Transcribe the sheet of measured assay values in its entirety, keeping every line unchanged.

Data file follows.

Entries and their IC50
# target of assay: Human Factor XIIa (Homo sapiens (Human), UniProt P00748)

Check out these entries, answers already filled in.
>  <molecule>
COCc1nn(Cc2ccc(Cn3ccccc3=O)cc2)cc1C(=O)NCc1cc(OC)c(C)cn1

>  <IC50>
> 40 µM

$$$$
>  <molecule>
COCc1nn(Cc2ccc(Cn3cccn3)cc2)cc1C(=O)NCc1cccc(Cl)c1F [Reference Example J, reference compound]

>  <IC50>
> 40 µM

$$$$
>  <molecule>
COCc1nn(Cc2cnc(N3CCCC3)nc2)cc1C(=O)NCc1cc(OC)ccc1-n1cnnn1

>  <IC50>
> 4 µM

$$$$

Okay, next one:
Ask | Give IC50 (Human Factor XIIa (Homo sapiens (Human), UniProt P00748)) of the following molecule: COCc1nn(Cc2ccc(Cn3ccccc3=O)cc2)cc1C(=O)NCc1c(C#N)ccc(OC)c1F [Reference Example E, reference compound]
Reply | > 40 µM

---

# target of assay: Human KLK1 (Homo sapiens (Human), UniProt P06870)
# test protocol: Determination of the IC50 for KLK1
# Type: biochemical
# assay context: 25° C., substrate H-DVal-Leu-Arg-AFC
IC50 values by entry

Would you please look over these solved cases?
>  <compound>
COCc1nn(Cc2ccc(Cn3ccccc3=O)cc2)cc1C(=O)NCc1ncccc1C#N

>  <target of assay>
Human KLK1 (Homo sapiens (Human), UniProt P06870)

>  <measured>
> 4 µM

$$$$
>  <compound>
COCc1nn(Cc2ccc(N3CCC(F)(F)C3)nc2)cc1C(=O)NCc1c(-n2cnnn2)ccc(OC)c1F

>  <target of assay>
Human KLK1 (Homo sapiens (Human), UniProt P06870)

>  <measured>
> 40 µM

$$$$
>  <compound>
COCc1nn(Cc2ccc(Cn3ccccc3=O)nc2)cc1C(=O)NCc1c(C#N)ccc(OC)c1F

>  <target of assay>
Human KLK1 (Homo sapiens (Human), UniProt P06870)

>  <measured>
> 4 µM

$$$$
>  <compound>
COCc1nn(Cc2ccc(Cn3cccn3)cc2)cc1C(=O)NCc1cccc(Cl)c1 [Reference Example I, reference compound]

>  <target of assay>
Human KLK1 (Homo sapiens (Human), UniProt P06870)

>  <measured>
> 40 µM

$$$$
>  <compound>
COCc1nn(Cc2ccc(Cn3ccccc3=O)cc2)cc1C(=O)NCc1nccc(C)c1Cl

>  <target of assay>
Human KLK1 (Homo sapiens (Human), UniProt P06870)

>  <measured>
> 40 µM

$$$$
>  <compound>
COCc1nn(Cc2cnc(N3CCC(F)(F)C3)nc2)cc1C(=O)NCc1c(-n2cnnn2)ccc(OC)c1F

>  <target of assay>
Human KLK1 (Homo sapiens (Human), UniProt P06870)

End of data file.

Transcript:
Entries and their IC50
# target of assay: Human Factor XIIa (Homo sapiens (Human), UniProt P00748)

Check out these entries, answers already filled in.
>  <molecule>
COCc1nn(Cc2ccc(Cn3ccccc3=O)cc2)cc1C(=O)NCc1cc(OC)c(C)cn1

>  <IC50>
> 40 µM

$$$$
>  <molecule>
COCc1nn(Cc2ccc(Cn3cccn3)cc2)cc1C(=O)NCc1cccc(Cl)c1F [Reference Example J, reference compound]

>  <IC50>
> 40 µM

$$$$
>  <molecule>
COCc1nn(Cc2cnc(N3CCCC3)nc2)cc1C(=O)NCc1cc(OC)ccc1-n1cnnn1

>  <IC50>
> 4 µM

$$$$

Okay, next one:
Ask | Give IC50 (Human Factor XIIa (Homo sapiens (Human), UniProt P00748)) of the following molecule: COCc1nn(Cc2ccc(Cn3ccccc3=O)cc2)cc1C(=O)NCc1c(C#N)ccc(OC)c1F [Reference Example E, reference compound]
Reply | > 40 µM

---

# target of assay: Human KLK1 (Homo sapiens (Human), UniProt P06870)
# test protocol: Determination of the IC50 for KLK1
# Type: biochemical
# assay context: 25° C., substrate H-DVal-Leu-Arg-AFC
IC50 values by entry

Would you please look over these solved cases?
>  <compound>
COCc1nn(Cc2ccc(Cn3ccccc3=O)cc2)cc1C(=O)NCc1ncccc1C#N

>  <target of assay>
Human KLK1 (Homo sapiens (Human), UniProt P06870)

>  <measured>
> 4 µM

$$$$
>  <compound>
COCc1nn(Cc2ccc(N3CCC(F)(F)C3)nc2)cc1C(=O)NCc1c(-n2cnnn2)ccc(OC)c1F

>  <target of assay>
Human KLK1 (Homo sapiens (Human), UniProt P06870)

>  <measured>
> 40 µM

$$$$
>  <compound>
COCc1nn(Cc2ccc(Cn3ccccc3=O)nc2)cc1C(=O)NCc1c(C#N)ccc(OC)c1F

>  <target of assay>
Human KLK1 (Homo sapiens (Human), UniProt P06870)

>  <measured>
> 4 µM

$$$$
>  <compound>
COCc1nn(Cc2ccc(Cn3cccn3)cc2)cc1C(=O)NCc1cccc(Cl)c1 [Reference Example I, reference compound]

>  <target of assay>
Human KLK1 (Homo sapiens (Human), UniProt P06870)

>  <measured>
> 40 µM

$$$$
>  <compound>
COCc1nn(Cc2ccc(Cn3ccccc3=O)cc2)cc1C(=O)NCc1nccc(C)c1Cl

>  <target of assay>
Human KLK1 (Homo sapiens (Human), UniProt P06870)

>  <measured>
> 40 µM

$$$$
>  <compound>
COCc1nn(Cc2cnc(N3CCC(F)(F)C3)nc2)cc1C(=O)NCc1c(-n2cnnn2)ccc(OC)c1F

>  <target of assay>
Human KLK1 (Homo sapiens (Human), UniProt P06870)